Sunday, August 20, 2017 1:00 am
In 'era of divisiveness,' respect vital at work
LISA GREEN | The Journal Gazette
Tolerating people is for cowards.
A true test of leadership is when you “move into uncomfortable territory and seek to understand” others, Bill Hybels, the opening speaker at this year's Global Leadership Summit told thousands of listeners this month.
He devoted part of his presentation to the challenge of leading in “an era of divisiveness and disrespect.”
The leadership summit is broadcast from Willow Creek Church in South Barrington, Illinois, to hundreds of sites, including Fort Wayne. More than 4,200 attended locally at the local Memorial Coliseum satellite site.
Hybels, an author and pastor, cited one survey that indicates a large percentage of the workforce is treated rudely at least once a week. That reality has “far more than soft costs,” he said.
Performance goes down at least 50 percent until the issue underlying the rudeness or hostility is resolved. And disgruntled workers often take their frustrations out on customers, which has another cost if customers stop being customers as a result.
Hybels offered several tips to reduce divisiveness and disrespect. They include learning to have spirited, even animated conversations while still respecting others. Volume levels should be limited when speaking and “incendiary words” should be avoided, as should stereotypes. Those involved should avoid interrupting others when they are speaking, learn to apologize and set an example of being courteous in words and deeds. He referred to a book on civility he read recently, and said organizations should draft a “Code of Respect.”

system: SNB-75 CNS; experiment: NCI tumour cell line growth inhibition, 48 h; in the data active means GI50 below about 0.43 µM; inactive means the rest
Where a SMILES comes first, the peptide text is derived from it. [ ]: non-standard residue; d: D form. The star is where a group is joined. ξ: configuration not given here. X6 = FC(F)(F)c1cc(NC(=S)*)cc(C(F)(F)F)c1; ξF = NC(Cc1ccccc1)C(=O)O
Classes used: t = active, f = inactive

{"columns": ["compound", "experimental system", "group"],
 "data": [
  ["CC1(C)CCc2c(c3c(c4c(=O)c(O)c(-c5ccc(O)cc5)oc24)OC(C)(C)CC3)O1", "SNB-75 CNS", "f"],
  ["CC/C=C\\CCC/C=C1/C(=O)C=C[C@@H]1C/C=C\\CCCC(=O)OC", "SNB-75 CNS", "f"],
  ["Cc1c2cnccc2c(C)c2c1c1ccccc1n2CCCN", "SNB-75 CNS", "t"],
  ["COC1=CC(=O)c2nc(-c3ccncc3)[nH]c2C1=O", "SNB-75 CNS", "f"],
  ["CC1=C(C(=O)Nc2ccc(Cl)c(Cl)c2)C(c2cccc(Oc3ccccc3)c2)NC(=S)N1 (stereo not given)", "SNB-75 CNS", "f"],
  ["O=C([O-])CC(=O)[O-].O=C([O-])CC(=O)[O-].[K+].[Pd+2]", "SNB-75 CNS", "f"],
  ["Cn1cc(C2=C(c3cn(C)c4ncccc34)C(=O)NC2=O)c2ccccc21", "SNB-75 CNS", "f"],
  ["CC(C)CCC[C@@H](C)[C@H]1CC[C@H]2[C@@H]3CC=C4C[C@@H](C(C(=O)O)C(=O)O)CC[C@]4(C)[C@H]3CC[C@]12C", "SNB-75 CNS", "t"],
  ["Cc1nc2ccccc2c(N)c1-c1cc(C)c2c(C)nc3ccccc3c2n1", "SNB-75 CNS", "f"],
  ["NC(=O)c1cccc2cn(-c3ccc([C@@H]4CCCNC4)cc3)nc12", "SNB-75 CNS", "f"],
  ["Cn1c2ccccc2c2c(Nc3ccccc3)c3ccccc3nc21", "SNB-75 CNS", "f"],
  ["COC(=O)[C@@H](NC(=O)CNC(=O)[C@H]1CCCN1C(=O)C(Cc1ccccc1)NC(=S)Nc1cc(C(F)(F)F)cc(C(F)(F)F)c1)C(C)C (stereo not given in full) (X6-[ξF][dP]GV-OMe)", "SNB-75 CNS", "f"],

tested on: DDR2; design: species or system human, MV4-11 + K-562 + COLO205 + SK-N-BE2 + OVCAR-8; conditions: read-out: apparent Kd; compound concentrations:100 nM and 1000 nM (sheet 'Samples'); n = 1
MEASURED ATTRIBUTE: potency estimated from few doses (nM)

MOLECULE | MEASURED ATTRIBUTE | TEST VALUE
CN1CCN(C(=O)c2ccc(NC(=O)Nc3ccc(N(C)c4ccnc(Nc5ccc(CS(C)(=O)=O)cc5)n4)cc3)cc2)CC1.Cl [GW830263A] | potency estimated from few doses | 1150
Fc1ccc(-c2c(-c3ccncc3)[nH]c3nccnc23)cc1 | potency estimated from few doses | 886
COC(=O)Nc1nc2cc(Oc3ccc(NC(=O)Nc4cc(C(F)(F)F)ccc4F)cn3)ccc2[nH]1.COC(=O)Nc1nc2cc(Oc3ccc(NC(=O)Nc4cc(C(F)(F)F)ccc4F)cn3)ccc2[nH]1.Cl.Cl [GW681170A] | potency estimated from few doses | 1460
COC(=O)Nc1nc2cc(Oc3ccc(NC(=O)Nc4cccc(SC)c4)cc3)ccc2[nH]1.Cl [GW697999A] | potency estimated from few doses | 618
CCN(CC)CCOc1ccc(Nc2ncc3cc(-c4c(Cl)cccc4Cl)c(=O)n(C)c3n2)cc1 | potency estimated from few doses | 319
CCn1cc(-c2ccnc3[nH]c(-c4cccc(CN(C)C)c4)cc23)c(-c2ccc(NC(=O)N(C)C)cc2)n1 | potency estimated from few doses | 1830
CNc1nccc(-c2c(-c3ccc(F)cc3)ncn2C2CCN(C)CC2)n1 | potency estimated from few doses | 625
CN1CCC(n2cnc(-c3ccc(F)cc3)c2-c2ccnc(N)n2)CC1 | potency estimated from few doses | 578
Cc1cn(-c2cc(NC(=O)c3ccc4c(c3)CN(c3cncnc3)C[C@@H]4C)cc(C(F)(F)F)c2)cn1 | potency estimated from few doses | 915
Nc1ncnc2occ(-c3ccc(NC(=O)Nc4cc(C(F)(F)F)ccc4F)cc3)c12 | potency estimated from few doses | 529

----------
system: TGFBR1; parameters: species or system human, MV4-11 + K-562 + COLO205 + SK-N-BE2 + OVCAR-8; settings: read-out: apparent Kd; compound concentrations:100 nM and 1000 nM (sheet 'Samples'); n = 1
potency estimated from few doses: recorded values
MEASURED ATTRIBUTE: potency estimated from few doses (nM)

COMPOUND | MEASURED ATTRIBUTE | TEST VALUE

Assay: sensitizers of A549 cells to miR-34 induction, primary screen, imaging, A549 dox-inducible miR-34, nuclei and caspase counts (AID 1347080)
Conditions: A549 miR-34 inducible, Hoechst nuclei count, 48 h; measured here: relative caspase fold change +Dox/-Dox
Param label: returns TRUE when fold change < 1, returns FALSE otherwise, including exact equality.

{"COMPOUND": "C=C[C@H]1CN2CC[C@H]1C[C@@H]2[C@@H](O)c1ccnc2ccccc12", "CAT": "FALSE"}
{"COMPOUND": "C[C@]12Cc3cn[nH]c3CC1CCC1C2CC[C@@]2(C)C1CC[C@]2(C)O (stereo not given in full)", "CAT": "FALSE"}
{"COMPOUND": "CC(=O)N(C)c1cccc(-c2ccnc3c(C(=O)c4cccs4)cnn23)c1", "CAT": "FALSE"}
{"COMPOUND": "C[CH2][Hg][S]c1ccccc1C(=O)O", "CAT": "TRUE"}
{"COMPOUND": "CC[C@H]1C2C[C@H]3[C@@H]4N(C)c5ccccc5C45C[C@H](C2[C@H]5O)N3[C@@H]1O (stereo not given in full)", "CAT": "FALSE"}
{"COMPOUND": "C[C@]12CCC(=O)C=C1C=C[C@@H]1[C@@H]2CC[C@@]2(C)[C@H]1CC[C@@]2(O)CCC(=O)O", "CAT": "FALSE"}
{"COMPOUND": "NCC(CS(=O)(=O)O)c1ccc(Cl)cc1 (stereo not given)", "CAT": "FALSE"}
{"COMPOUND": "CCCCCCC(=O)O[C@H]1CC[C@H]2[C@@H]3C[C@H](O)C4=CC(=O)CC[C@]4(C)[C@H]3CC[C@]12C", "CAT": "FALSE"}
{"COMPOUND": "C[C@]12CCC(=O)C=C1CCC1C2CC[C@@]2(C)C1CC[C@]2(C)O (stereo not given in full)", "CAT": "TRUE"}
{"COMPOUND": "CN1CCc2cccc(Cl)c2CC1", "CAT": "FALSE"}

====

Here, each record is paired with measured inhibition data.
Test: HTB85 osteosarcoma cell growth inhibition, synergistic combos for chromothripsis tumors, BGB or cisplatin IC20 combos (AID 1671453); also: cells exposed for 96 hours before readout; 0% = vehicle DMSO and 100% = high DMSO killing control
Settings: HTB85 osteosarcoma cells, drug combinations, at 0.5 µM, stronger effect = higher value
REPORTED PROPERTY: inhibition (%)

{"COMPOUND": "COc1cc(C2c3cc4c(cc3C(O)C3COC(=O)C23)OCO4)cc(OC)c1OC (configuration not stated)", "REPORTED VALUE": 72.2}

It's important to be direct and honest, but also sensitive. And organizations should address incivility when it occurs, and maybe even with consequences for offenders.
Gender issues, feedback
Hybels also had a wide-ranging interview with Sheryl Sandberg, Facebook's chief operating officer, in a separate session on the first day of the two-day summit. She is the author of the best-selling book “Lean In,” which focuses on resilience after setbacks. Sandberg is also known for addressing gender issues.
She said many people don't expect girls to lead. The next time you hear a girl called bossy, Sandberg suggested correcting them and saying “That little girl has leadership skills.”
People also often give men credit for women's ideas. We interrupt women, but not men, Sandberg said. “We blame women for not doing housework appropriately, and applaud men for doing any of it at all,” she said.
For those in management, Sandberg suggested hiring for the “people you're going to need, not the people you need.” Managers should hire employees who can help get them where they want to go – achieve the goals and vision.
For those on staff, Sandberg said she believes in giving feedback and being candid. Most initiatives fail “for reasons everyone knows but nobody says,” Sandberg said. Failures should be discussed – not swept under the rug – because that's how we can learn.
Sandberg, in responding to a question from Hybels about getting better and leadership development, put equal weight on those involved, saying individuals and their institution are responsible. “It is always both,” she said.
I'll share more from the summit next week.
To share a thought, a favorite quote or other wisdom about leadership, email Lisa Green at firstname.lastname@example.org. Lead On also appears online as a blog at www.journalgazette.net/blog/lead-on/.